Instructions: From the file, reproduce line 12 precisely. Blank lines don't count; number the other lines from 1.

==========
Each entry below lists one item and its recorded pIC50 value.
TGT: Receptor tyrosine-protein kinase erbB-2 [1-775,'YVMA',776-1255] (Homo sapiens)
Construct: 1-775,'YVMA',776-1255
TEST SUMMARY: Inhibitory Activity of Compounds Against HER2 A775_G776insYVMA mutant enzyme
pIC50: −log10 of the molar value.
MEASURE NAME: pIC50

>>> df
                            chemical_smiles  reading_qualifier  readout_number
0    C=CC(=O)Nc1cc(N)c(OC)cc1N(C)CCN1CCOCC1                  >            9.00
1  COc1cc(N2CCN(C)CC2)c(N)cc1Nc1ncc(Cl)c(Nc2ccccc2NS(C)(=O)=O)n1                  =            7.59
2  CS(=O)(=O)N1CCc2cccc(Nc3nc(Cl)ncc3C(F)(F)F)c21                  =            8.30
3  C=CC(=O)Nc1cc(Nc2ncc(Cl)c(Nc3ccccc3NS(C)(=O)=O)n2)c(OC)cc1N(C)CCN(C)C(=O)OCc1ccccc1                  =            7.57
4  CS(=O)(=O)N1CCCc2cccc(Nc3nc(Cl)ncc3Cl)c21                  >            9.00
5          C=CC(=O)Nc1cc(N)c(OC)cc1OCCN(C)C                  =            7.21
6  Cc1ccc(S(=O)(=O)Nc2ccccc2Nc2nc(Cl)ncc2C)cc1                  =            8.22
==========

3  C=CC(=O)Nc1cc(Nc2ncc(Cl)c(Nc3ccccc3NS(C)(=O)=O)n2)c(OC)cc1N(C)CCN(C)C(=O)OCc1ccccc1                  =            7.57